I do not think that any pledge was given that no sales should take place under any circumstances. Undoubtedly a promise was given that a Committee should be appointed to inquire into the whole subject, and that until the Committee had reported no further sales should take place. The Committee did report in 1890 or 1891, and they suggested that a system of licences should be established. The experiment was tried, but it broke down. I understand the hon. Gentleman complains that certain sales have since taken place. I do not think he is quite correct in representing me as having stated that these sales took place in exceptional circumstances. What I did say was that the only sales which so far as I am aware had taken place were sales in cases in which our rights to these fisheries were, to say the least, extremely doubtful; that is to say there would have been great difficulty in establishing our rights, and, under, those circumstances, we parted with them.


I do not think it is very creditable to the Government that it should have adopted such a course. The Committee was appointed in consequence of there having been some very large sales; fishings to the value, I believe, of some £30,000 had been parted with during the preceding six or seven years. It was inconsequence of the alarm caused by the policy of the Government in parting with these valuable rights that the matter was brought under the notice of the House, and I do suggest it is not unreasonable that there should be a certain amount of anxiety as to whether the Government are now returning to their old policy, which was condemned by this House.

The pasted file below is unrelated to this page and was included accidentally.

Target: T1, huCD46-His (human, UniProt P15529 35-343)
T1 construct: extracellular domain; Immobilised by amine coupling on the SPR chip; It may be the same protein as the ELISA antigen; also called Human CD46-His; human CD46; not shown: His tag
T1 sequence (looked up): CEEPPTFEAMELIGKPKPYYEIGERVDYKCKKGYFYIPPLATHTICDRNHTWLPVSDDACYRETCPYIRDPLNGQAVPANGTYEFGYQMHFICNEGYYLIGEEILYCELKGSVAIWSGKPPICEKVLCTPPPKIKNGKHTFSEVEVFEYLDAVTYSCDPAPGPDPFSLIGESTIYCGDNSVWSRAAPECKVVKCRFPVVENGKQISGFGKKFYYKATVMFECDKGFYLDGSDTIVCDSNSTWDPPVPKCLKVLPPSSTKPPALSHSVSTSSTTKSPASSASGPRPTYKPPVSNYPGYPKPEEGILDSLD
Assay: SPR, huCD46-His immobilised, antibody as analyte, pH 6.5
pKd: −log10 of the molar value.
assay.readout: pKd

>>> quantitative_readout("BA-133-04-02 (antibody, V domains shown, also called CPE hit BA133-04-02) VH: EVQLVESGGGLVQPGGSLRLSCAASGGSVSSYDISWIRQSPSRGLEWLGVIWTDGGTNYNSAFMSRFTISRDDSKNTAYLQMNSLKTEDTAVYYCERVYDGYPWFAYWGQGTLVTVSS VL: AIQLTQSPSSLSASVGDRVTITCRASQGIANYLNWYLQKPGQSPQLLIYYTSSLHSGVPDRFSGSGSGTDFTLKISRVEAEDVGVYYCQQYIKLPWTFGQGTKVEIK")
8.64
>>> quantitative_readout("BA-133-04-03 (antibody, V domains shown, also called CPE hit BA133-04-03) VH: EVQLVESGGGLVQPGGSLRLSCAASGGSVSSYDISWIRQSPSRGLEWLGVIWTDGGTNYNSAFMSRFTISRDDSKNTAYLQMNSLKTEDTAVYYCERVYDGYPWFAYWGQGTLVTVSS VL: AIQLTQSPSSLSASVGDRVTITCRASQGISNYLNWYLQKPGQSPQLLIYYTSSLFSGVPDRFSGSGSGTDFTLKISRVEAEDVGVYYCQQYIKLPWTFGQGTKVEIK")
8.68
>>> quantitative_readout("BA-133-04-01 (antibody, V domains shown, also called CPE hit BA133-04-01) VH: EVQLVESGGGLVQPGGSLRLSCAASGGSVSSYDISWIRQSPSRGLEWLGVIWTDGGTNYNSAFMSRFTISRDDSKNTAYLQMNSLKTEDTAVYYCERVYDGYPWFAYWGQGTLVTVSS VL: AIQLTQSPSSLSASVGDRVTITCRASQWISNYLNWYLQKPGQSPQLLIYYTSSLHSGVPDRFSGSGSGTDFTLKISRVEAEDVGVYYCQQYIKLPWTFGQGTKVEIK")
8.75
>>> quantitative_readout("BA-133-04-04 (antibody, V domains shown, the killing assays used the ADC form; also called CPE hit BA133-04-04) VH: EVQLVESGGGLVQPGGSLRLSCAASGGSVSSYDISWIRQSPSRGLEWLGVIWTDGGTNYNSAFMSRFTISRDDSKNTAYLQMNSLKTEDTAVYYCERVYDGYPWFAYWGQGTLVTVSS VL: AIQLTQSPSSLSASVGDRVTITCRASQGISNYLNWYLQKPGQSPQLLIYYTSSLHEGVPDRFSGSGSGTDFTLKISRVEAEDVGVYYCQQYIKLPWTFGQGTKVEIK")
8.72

We are only selling them in cases in which our rights are doubtful.


Well, we want an assurance that the policy approved by the House will not be departed from.


I have a distinct recollection that when this matter was brought before the House a pledge was given that there should be no more sales of Crown rights in salmon fisheries. We now find sales are being made, and, so far as I can understand, those rights are being parted with for a mere bagatelle. Surely it would be better to keep them for what they are worth.


I never heard anything more thoroughly immoral in my life. Here is a Government holding certain properties to which they say they think they have no title, and so they turn them over for a consideration to some unfortunate person. Were these people told of the doubts as to the validity of the Crown title?


Yes, they thoroughly understood it.


I do not understand such conduct. If the Government had a doubtful title they should keep the property rather than sell it to other people. I suppose the real explanation is that they handed it over for a sum of money in order to avoid the odium of keeping the public off these fisheries. They preferred to transfer the trouble to private proprietors. We profess to be a moral nation, and I think that we should signify our objection to an immoral act of this character by dividing the Committee upon the Vote.

Vote agreed to.

Resolutions to be reported upon Monday next.


In moving to report progress I wish to say that there are two Supplementary Estimates—one for the Government of the Niger, and the other for the Incorporated Law Society, which it will be necessary to bring in. Under the Standing Orders it is obligatory that any new Supplementary Estimates shall be brought in two days before the close of Supply. I do not propose to ask the Committee to take these to-night, but I have to point out that they must be taken on Monday night. I hope that hon. Members will therefore assist us on that night in conforming with this rule.

Committee report progress; to sit again upon Monday next.

In pursuance of the Order of the House of the 17th day of this instant July, Mr. SPEAKER adjourned the House without Question put.

Adjourned accordingly at a quarter after One of the clock till Monday next.